The campaign to fire Mahallati was launched in October, 2020 by Iranians in the US and Canada, which would later form an organization called Alliance Against Islamic Regime of Iran Apologists.
"We are thrilled that Congressman Banks and Congresswoman Foxx heard our pleas and sent an inquiry to Oberlin," Lawdan Bazargan, an Iranian-American human rights activist who leads the Alliance, told the Post. "In the past two years, we knocked at the doors of so many Republican and Democrats in congress and the media. Unfortunately, to our disbelief, democrats stayed silent. With the current uprising of courageous young Iranians, many democrats have been awakened."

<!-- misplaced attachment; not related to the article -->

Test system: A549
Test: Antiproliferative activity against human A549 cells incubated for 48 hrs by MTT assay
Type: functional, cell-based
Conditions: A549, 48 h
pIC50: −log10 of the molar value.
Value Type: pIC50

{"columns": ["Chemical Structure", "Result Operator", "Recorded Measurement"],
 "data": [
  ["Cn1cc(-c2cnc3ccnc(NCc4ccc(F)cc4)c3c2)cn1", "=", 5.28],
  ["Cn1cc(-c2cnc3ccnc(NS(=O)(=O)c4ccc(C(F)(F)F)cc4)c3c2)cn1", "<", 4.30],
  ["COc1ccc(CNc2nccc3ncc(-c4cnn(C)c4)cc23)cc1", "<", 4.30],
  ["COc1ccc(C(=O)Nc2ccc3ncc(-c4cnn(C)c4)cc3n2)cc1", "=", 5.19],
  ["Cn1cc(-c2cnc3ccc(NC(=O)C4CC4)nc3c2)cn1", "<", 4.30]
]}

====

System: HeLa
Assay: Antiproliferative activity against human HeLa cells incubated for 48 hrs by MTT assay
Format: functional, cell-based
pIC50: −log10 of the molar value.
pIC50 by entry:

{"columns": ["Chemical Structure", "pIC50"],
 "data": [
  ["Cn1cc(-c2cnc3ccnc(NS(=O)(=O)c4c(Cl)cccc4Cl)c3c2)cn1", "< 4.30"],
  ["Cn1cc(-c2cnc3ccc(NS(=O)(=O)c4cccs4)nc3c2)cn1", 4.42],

The theocratic state in Tehran executed Bazargan's brother, Bijan, in 1988 because of his left-wing views.
The congressional letter asked Oberlin College to provide information on Mahallati's course syllabi and whether Oberlin College has "received any funding or in-kind contributions from the Islamic Republic of Iran or from individuals or entities linked to the Islamic Republic of Iran."
"What is the vetting process in place at Oberlin for hiring faculty, and are there additional processes for those closely linked to a hostile foreign regime?" and "What is the funding source for Mr. Mahallati's endowed professorship, as such a post previously did not exist?" the letter went on to ask.
Saeed Ghasseminejad, an Iran expert for the Foundation for Defense of Democracies, told the Post that "in an era where people lose their job and livelihood over politically incorrect comments they made years ago, allowing a former high-ranking regime official who, based on multiple reports and documents, engaged in denying a despicable crime against humanity to teach the next generation of Americans is baffling and worrisome."